Doodle Find Review: The perfect portable object hunt

Hidden object games on the iPhone have had a chequered past at best. Squeezing a PC mainstay about tiny, hard to see objects onto a tiny, hard to see screen is a recipe for trouble. When they get it right things are still far from perfect, and when they get it wrong the results can be disastrous. Doodle Find bucks these trends, creating an object hunt tailor made for the iPhone.

Rather than searching a room or other piece of scenery for well hidden items, Doodle Find puts everything up front. Players will be presented with a 7×9 grid filled with objects, and will be tasked with finding all of a specific item. You may need to find 3 bells, for example. Or 6 socks. Once you do you’ll be given a new task. The process repeats itself over and over until 90 seconds is up, at which time you’ll take your score and see how you stack up on the global leaderboards.

Doodle Find

Players familiar with Klicktock’s previous game Super Search 60 will instantly recognize this formula. With the exception of a few tweaks, the gameplay here is identical. The main differences are that the game now lasts 90 seconds instead of 60, and when the game starts the grid isn’t filled with items, but only partially filled. The new partially filled grid is a nice improvement, as it gives each 90 second experience a smooth progression in difficulty. Things are easier at first because there are fewer items to sort through, but as time ticks down the grid quickly fills up. This is the single biggest improvement over Super Search 60, offering a nice twist on the original formula.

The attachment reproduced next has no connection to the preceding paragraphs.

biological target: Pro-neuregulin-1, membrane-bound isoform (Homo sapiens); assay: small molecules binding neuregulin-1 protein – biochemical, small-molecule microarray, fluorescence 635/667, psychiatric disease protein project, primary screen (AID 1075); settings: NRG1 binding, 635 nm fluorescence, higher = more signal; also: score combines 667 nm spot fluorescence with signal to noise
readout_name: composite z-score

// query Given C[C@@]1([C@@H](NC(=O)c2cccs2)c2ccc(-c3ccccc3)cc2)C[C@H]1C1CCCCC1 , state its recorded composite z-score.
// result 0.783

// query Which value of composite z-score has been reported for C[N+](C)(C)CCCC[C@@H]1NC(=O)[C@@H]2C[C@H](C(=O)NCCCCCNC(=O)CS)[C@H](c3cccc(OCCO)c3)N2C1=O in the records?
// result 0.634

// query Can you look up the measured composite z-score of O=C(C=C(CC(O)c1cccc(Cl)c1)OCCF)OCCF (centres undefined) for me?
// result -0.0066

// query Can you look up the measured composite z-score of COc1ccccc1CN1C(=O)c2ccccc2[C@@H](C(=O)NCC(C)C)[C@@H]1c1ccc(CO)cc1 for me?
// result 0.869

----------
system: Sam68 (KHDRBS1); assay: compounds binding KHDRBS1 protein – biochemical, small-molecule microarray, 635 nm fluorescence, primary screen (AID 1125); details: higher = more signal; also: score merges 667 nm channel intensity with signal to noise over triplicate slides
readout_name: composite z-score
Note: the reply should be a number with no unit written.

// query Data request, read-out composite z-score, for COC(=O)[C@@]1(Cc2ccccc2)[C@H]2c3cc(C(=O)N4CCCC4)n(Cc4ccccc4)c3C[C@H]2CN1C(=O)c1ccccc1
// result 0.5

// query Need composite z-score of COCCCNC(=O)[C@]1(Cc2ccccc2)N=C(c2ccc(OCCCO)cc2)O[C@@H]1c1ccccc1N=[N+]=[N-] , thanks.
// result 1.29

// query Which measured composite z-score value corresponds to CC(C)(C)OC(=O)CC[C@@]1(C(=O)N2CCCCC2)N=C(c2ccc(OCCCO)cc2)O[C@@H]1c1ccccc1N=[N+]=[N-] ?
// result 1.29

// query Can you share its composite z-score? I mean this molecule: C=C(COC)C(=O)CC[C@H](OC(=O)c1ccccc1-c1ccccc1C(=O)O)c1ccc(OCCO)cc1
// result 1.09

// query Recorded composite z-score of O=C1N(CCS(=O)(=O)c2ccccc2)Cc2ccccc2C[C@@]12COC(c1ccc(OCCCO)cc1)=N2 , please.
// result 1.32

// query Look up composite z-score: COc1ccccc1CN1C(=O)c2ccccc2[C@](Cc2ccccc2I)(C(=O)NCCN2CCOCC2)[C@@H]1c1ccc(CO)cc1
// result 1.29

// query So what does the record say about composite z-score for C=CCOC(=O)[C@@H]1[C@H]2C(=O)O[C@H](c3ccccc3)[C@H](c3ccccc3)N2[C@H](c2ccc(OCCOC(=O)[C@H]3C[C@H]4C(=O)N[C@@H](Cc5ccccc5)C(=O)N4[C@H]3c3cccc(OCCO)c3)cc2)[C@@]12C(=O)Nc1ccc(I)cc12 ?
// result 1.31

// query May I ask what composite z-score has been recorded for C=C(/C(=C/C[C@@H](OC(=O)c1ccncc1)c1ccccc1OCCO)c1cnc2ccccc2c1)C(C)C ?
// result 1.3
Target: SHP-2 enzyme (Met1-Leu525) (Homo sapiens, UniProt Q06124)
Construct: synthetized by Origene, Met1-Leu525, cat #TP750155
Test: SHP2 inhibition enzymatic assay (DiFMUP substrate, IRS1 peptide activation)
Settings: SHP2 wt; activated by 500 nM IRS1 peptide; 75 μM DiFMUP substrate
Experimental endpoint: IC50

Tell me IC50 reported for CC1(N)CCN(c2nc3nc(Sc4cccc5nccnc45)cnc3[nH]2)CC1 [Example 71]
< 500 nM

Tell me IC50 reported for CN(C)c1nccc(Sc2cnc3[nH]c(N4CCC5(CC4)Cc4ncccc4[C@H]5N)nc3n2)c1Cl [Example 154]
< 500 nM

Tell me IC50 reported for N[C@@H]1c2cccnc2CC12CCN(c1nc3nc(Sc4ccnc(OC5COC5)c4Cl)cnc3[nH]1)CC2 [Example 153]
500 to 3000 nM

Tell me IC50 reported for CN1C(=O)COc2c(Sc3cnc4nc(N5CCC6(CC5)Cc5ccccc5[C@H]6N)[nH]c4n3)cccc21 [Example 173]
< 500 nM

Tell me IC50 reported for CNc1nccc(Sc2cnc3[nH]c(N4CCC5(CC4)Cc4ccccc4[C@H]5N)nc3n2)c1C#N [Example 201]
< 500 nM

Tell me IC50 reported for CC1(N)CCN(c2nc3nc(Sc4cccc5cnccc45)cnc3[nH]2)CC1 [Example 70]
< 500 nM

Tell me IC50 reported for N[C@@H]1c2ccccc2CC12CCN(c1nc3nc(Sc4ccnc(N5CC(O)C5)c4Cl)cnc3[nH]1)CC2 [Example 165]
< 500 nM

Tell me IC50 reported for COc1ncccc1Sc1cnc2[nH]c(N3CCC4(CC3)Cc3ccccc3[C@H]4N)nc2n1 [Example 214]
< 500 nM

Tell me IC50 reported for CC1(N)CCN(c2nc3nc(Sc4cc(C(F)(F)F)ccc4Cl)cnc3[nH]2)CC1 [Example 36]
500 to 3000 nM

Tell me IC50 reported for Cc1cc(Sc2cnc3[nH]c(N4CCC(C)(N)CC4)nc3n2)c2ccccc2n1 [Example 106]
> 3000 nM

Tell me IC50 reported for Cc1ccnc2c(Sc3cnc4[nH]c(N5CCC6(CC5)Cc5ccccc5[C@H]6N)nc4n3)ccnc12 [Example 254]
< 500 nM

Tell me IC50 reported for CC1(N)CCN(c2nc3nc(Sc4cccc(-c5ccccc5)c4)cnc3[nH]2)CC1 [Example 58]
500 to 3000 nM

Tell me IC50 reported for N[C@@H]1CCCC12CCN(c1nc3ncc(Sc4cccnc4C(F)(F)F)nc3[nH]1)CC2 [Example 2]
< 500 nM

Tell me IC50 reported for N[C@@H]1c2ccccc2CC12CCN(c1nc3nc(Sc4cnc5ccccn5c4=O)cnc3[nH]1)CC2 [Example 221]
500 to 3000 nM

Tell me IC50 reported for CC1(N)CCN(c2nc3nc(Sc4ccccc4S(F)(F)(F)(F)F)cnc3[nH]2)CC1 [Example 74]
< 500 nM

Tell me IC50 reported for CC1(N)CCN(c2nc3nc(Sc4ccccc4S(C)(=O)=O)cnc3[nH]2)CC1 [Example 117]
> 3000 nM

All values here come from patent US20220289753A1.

The other noticeable difference from Super Search 60, and it’s a big one, is its art presentation. As the name suggests this game embraces the “doodle” trend. Unlike other games with this moniker, however, the presentation doesn’t feel lazy. A good deal of polish has gone into the items on the grid, making this feel more like the doodles of an accomplished artist than the stick figures most would normally associate with the term. “Doodle” is all too often a euphemism for “we didn’t have an art budget/any artistic talent.” Nothing could be further from the truth here.

Doodle Find

It’s hard to find any real complaints about Doodle Find – especially at its low low price of free – but that doesn’t mean there isn’t room for improvement. The game offers achievements and leaderboards, but they’re not tied into an iPhone gaming network of any sort. We would have loved if our achievements upped our OpenFeint or AGON scores, but the program here remains entirely in-house. The leaderboard could use some tweaking as well, offering only a weekly global high score and forgetting about all of your previous accomplishments. You can share your scores on Facebook, but that’s just not the same thing.

Doodle Find refines the formula established in Klicktock’s previous iPhone effort splendidly. The term “hidden object” is all too often associated with only one kind of gameplay. Doodle Find reminds us that an object hunt can come in all shapes and sizes. When a game is this good and free, how can you not give it a shot?